Ontario Superior Court: Insurer obligated to defend hospital employee in lawsuit

Court rejected the insurer's arguments

Ontario Superior Court: Insurer obligated to defend hospital employee in lawsuit

Professional Risks

By Lyle Adriano

The Ontario Superior Court has ruled that an insurance company is obligated to defend a hospital employee against a privacy breach lawsuit by a former patient.

In the case Oliveira v. Aviva Canada Inc., the ex-patient alleged that the employee – who is not involved in providing care to the patient – breached the patient’s privacy by frequently accessing the patient’s medical records without a legitimate reason.

The insurance policy issued by Aviva provided coverage to the hospital and its employees for third party claims for “personal injury,” something broadly defined by the insurer. Things that constitute as “personal injury” include invasion and/or violation of privacy, but only for liability “arising from the operations of” the hospital and only for employees “while acting under the direction of” the hospital.

Aviva refused to defend the employee on the basis that the alleged privacy breach did not arise from the “operations” of the hospital. The insurer also argued that the employee was not “acting under the direction of the hospital” when the individual committed the alleged privacy breach. The company added that the employee abused her position and engaged in unlawful activities unrelated to her employment by the hospital, conflicting with her employment obligations.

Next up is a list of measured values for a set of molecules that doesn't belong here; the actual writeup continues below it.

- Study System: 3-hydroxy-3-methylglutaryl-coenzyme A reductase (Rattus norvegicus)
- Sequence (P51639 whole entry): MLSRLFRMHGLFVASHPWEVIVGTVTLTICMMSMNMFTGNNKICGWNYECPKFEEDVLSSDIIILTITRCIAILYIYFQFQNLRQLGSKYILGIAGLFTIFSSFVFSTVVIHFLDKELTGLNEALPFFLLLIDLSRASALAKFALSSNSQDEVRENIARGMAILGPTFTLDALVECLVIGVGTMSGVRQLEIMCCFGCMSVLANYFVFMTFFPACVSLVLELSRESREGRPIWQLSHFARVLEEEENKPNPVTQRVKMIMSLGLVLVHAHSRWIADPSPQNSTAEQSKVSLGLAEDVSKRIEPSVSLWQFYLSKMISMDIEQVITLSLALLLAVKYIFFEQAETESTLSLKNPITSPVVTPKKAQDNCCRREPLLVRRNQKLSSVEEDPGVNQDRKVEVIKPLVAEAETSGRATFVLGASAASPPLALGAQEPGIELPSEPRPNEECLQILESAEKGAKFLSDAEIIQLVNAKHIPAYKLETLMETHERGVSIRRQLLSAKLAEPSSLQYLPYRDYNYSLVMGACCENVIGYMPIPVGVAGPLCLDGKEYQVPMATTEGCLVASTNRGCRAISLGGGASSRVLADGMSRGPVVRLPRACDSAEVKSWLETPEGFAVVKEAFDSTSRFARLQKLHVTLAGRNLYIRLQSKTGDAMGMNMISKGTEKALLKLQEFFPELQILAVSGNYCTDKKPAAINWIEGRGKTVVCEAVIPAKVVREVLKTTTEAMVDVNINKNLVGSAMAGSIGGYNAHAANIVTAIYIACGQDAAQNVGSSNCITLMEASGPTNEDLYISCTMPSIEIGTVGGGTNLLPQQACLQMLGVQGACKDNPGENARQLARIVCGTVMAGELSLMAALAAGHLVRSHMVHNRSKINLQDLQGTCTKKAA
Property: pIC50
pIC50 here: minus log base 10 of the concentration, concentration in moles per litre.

However, the Superior Court rejected these arguments, saying that they would have excluded a considerable portion of the privacy breach coverage that Aviva’s insurance policy claimed to provide.

Lexology reported that the court then applied established legal principles for the interpretation of insurance policies, which include “the duty to defend is broader than the duty to indemnify”, “the mere possibility that a claim falls within the policy will suffice to trigger a duty to defend”, “coverage provisions should be construed broadly; exclusion causes should be interpreted narrowly” and “courts should avoid interpretations of policies that substantially nullify coverage”.

The court additionally pointed out that insurance coverage for “invasion or violation of privacy” included the common law tort of “intrusion upon seclusion”, which includes deliberate and highly offensive invasions of privacy by employees that may be outside a patient’s circle of care.

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